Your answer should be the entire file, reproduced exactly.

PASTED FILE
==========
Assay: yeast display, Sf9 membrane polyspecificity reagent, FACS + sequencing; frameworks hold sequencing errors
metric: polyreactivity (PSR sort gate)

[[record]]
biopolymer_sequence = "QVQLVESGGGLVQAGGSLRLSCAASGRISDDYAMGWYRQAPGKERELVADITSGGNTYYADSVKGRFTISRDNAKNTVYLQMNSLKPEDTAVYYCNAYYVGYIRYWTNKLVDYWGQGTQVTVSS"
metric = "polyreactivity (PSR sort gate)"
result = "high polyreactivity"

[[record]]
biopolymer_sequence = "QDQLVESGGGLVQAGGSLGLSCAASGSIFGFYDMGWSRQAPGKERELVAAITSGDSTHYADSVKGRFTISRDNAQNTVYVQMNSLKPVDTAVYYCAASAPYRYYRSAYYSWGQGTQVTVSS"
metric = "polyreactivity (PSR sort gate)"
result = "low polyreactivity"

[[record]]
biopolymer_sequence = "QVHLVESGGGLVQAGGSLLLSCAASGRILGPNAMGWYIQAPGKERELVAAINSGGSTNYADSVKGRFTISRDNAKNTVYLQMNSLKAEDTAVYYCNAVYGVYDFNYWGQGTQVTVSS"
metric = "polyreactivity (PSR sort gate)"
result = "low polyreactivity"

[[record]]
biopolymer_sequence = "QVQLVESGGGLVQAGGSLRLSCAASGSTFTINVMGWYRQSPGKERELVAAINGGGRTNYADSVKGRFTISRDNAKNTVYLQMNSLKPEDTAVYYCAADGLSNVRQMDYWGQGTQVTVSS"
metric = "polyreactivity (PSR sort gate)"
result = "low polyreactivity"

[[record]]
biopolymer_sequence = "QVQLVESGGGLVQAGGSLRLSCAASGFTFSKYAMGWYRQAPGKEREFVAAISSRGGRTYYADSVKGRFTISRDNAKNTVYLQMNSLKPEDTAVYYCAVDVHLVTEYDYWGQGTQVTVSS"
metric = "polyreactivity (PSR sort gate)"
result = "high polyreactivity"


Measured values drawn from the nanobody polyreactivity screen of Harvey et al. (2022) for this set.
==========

Assay: yeast display, Sf9 membrane polyspecificity reagent, FACS + sequencing; frameworks hold sequencing errors
metric: polyreactivity (PSR sort gate)

[[record]]
biopolymer_sequence = "QVQLVESGGGLVQAGGSLRLSCAASGRISDDYAMGWYRQAPGKERELVADITSGGNTYYADSVKGRFTISRDNAKNTVYLQMNSLKPEDTAVYYCNAYYVGYIRYWTNKLVDYWGQGTQVTVSS"
metric = "polyreactivity (PSR sort gate)"
result = "high polyreactivity"

[[record]]
biopolymer_sequence = "QDQLVESGGGLVQAGGSLGLSCAASGSIFGFYDMGWSRQAPGKERELVAAITSGDSTHYADSVKGRFTISRDNAQNTVYVQMNSLKPVDTAVYYCAASAPYRYYRSAYYSWGQGTQVTVSS"
metric = "polyreactivity (PSR sort gate)"
result = "low polyreactivity"

[[record]]
biopolymer_sequence = "QVHLVESGGGLVQAGGSLLLSCAASGRILGPNAMGWYIQAPGKERELVAAINSGGSTNYADSVKGRFTISRDNAKNTVYLQMNSLKAEDTAVYYCNAVYGVYDFNYWGQGTQVTVSS"
metric = "polyreactivity (PSR sort gate)"
result = "low polyreactivity"

[[record]]
biopolymer_sequence = "QVQLVESGGGLVQAGGSLRLSCAASGSTFTINVMGWYRQSPGKERELVAAINGGGRTNYADSVKGRFTISRDNAKNTVYLQMNSLKPEDTAVYYCAADGLSNVRQMDYWGQGTQVTVSS"
metric = "polyreactivity (PSR sort gate)"
result = "low polyreactivity"

[[record]]
biopolymer_sequence = "QVQLVESGGGLVQAGGSLRLSCAASGFTFSKYAMGWYRQAPGKEREFVAAISSRGGRTYYADSVKGRFTISRDNAKNTVYLQMNSLKPEDTAVYYCAVDVHLVTEYDYWGQGTQVTVSS"
metric = "polyreactivity (PSR sort gate)"
result = "high polyreactivity"


Measured values drawn from the nanobody polyreactivity screen of Harvey et al. (2022) for this set.